In his NYT column today, “The Structural Revolution,” David Brooks sets up a false choice between those whom he calls “cyclicalists” (he means you, Paul Krugman) and those whom he calls “structuralists” (hi, Paul Ryan, hi Mitt):
“The main argument you hear from these cyclicalists is that the economy is operating well below capacity. To get it moving at full speed, the government should borrow and spend more.
“The diverse people in this camp — and I’m one of them — believe the core problems are structural, not cyclical.
“There are several overlapping structural problems. First, there are those surrounding globalization and technological change. … Then there are the structural issues surrounding the decline in human capital. The United States, once the world’s educational leader, is falling back in the pack.
“Then there is political sclerosis. Over the decades, companies and other entities have implanted a growing number of special-interest deals into the tax and regulatory codes, making it harder for politically unconnected, new competitors, making the economy less dynamic.
“Unlike the cyclicalists, we structuralists do not believe that the level of government spending is the main factor in determining how fast an economy grows.”
Brooks’ false choice is highlighted in that last sentence. I consider myself both a cyclicalist and a structuralist. We need to focus on this cyclical downturn in the short term and on our undoubted structural problems in the short, medium, and long term. I don’t see government spending as a force to make our economy grow under normal circumstances. I see it as a temporary spur to counter the lack of demand in the private sector from the Great Recession. Once we get the private sector kick-started, government should pull back. This is classic Keynesian economics, which Republicans used to accept and believe in.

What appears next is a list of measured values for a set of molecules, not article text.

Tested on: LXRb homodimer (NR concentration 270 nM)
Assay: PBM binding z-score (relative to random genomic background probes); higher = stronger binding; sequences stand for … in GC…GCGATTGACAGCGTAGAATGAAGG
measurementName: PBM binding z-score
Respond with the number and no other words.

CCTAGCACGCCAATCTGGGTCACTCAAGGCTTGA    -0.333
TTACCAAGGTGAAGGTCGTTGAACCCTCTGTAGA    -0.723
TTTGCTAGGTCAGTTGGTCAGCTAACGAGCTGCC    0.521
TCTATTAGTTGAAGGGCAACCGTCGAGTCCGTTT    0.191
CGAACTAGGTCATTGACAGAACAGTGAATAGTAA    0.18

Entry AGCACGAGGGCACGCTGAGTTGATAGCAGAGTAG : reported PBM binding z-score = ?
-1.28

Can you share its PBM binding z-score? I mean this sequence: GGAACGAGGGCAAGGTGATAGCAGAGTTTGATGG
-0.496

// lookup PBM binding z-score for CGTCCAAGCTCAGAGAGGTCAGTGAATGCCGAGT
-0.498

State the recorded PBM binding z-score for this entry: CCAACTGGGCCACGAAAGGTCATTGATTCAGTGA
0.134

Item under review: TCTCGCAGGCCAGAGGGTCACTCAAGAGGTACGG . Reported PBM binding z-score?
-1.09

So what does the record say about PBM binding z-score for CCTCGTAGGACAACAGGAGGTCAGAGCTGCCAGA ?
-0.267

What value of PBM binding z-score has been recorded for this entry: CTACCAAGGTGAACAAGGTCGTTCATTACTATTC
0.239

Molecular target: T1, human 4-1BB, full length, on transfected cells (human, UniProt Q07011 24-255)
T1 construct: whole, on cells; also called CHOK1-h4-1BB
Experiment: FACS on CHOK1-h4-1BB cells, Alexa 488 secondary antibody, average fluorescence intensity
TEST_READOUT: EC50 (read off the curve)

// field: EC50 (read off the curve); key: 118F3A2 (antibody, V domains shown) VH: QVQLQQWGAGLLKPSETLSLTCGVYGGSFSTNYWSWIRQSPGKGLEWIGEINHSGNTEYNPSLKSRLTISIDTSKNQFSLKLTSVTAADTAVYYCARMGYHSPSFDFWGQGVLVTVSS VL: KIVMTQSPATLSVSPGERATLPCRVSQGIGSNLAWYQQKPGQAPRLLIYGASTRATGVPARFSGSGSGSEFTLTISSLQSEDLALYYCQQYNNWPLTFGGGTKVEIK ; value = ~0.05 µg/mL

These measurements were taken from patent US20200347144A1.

We can address some of our structural problems at the same time as we do our cyclical ones. They are not mutually exclusive. Brooks bemoans our decline in education. So let’s hire back or replace some of the hundreds of thousands of teachers who have been fired in the last few years. Some of those teachers weren’t very good? Fine, there are plenty of unemployed people to choose from. Same with his complaint about special deals in the tax code. Let’s close the loopholes. That raises more revenue that can be used to stimulate the economy and makes the playing field more even. Scrubbing regulatory codes of provisions that favor one company over another is irrelevant to government stimulus spending. You can do both simultaneously.
Brooks says the problem is that “different people are having entirely different debates.” The real problem, the sad and shameful problem, is that we’re having an election. Some people, whose initials are GOP, don’t want the economy to get better.